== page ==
Understanding HGV Safety Regulations

As a professional driver of a heavy goods vehicle, there are a lot of regulations you need to abide by. HGV safety is a big concern on its own, given how large and heavy the vehicles are, but it has been thrown into the limelight thanks to several high-profile cases recently. So we wanted to provide you with a short guide to understanding some of the safety regulations around HGV driving, and what your responsibilities are as a driver. This list is by no means exhaustive, so to view the full regulations, visit the Government website for their comprehensive safety and maintenance guides.

Rest Hours

The rest periods of all HGV drivers are carefully regulated to ensure the safety of you, your goods and others on the road. You are required to take a 45-minute break for every 4.5 hours of driving that you do. This can be taken in splits, so you could drive for 2 hours, take a 15-minute break, drive for another 2 hours, take a 30-minute break and then drive for 4.5 hours. But you must not take these breaks the other way around – your shorter break should always come first. In any given week, you can only work for 56 hours, with a 2 week rolling limit of 90 hours works split across 2 weeks. So you could work for 34 hours in week 1, 56 hours in week 2 and 34 hours in week 3, as this would add up to 90 hours in each 2 week period and avoid going over your allocated 56 hours work. But you could not work 2 weeks of 56 hours followed by 1 of 34 – this would mean your first 2 weeks added up to 112 hours and went over the 2-week rolling limit. You are also required to have a set period of weekly rest that totals 45 hours, split however you choose. Breaking these working hours rules could result in a fixed penalty of £300, a graduated deposit of up to £1500 or you could even be summoned to court. These regulations are there to ensure that HGV drivers aren’t driving tired, as this is a big contributing factor to accidents. These limits can take some time to get used to, so if you aren’t sure to make sure you ask your instructor and they will explain further.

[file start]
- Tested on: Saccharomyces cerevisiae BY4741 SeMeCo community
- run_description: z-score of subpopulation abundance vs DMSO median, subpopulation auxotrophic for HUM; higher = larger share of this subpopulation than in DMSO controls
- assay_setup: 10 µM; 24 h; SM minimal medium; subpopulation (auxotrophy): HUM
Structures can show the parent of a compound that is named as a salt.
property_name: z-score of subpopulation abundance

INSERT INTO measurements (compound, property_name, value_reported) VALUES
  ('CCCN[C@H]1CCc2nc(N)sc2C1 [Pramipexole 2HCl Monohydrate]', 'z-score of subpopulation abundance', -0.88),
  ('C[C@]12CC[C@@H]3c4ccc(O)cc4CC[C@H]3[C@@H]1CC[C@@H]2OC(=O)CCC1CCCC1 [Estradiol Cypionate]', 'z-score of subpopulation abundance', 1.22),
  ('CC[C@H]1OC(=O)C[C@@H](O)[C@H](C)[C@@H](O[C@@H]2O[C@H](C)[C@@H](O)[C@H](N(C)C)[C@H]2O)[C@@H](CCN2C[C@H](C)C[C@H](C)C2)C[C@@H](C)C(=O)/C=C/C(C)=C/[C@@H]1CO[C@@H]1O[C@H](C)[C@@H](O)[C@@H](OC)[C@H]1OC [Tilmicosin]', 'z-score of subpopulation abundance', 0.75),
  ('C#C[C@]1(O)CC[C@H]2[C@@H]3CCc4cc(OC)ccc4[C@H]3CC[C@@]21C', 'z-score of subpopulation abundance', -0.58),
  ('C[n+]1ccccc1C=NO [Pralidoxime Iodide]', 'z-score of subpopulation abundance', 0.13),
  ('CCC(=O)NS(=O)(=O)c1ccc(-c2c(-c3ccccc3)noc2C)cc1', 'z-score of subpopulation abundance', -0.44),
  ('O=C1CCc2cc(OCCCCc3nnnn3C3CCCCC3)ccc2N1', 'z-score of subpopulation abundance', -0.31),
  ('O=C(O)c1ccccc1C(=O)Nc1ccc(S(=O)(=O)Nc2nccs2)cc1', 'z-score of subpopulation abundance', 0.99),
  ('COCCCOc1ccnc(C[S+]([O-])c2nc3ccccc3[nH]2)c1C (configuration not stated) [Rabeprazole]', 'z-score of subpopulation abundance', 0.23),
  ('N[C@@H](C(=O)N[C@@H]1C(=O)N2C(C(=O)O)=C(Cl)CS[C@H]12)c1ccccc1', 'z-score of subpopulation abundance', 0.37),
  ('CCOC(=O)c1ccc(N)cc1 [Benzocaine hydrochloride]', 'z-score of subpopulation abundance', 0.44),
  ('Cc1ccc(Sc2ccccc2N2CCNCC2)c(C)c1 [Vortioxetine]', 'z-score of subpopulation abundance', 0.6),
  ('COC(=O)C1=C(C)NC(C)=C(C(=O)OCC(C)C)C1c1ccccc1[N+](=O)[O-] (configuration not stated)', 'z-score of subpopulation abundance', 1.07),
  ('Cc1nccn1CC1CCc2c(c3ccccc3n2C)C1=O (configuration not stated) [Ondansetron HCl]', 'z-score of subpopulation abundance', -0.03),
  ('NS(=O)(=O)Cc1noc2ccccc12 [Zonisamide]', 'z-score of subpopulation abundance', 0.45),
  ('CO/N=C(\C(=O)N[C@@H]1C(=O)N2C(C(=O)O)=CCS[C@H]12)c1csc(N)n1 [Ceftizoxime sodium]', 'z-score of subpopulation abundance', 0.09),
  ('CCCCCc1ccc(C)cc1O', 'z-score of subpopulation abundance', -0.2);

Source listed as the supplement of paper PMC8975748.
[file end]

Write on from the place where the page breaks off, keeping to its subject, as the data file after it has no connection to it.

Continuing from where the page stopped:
Daily Walk Around Checks

Unfortunately, you can’t just hop into your cab and start driving at the start of your shift. In order comply with Government safety regulations, you need to do a full walk around check of your vehicle before you start driving. This is a 21-point check, and you must complete everyone, otherwise you could receive a fixed penalty and points on your license. Luckily, some of these are very quick to check off. Your daily 21-point check should include:

  • Checking the condition of the brake lines
  • Ensuring the security of the load
  • Verifying that your number plate is still in place and secure
  • Testing all electrical connections
  • Cleaning your markers
  • Ensuring reflectors are clean and functional
  • Checking your tyres for tread depth and punctures, and checking wheel fixings
  • Examining your spray suppression
  • Inspection the security of the body and wings around your wheels
  • Verifying the condition and security of the battery
  • Checking the coupling security
  • Inspecting lights and indicators to ensure bulbs are all working
  • Viewing the warning lamp
  • Manually check your windscreen wipers and washers for functionality
  • Watching for excessive engine exhaust smoke on startup
  • Testing the functionality of the horn
  • Verifying the steering controls
  • Testing the brakes
  • Clearing the front view from the drivers’ seat

For more information or a refresher course on how to keep your vehicle in good condition and drive safety, get in touch with us today or book onto one of our bespoke HGV driver courses.  

This entry was posted in Industry News.